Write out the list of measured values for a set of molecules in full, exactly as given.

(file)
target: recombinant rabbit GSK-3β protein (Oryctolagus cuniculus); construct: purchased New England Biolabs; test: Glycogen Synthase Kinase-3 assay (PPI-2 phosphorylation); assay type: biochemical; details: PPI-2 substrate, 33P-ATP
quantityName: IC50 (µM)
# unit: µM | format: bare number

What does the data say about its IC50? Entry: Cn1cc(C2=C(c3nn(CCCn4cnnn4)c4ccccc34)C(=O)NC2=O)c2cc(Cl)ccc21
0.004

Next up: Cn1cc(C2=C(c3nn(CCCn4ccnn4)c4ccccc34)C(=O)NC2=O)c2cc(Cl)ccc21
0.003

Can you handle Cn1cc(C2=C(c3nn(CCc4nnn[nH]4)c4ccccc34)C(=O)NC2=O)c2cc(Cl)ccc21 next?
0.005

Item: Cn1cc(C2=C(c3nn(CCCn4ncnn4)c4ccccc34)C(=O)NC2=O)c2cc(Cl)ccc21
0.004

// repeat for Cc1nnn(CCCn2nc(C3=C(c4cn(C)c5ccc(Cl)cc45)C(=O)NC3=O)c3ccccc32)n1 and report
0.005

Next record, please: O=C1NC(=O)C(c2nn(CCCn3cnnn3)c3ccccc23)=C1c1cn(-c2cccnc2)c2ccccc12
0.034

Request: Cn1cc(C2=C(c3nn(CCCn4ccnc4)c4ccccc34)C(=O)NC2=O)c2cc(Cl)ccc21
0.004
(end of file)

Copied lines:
target: recombinant rabbit GSK-3β protein (Oryctolagus cuniculus); construct: purchased New England Biolabs; test: Glycogen Synthase Kinase-3 assay (PPI-2 phosphorylation); assay type: biochemical; details: PPI-2 substrate, 33P-ATP
quantityName: IC50 (µM)
# unit: µM | format: bare number

What does the data say about its IC50? Entry: Cn1cc(C2=C(c3nn(CCCn4cnnn4)c4ccccc34)C(=O)NC2=O)c2cc(Cl)ccc21
0.004

Next up: Cn1cc(C2=C(c3nn(CCCn4ccnn4)c4ccccc34)C(=O)NC2=O)c2cc(Cl)ccc21
0.003

Can you handle Cn1cc(C2=C(c3nn(CCc4nnn[nH]4)c4ccccc34)C(=O)NC2=O)c2cc(Cl)ccc21 next?
0.005

Item: Cn1cc(C2=C(c3nn(CCCn4ncnn4)c4ccccc34)C(=O)NC2=O)c2cc(Cl)ccc21
0.004

// repeat for Cc1nnn(CCCn2nc(C3=C(c4cn(C)c5ccc(Cl)cc45)C(=O)NC3=O)c3ccccc32)n1 and report
0.005

Next record, please: O=C1NC(=O)C(c2nn(CCCn3cnnn3)c3ccccc23)=C1c1cn(-c2cccnc2)c2ccccc12
0.034

Request: Cn1cc(C2=C(c3nn(CCCn4ccnc4)c4ccccc34)C(=O)NC2=O)c2cc(Cl)ccc21
0.004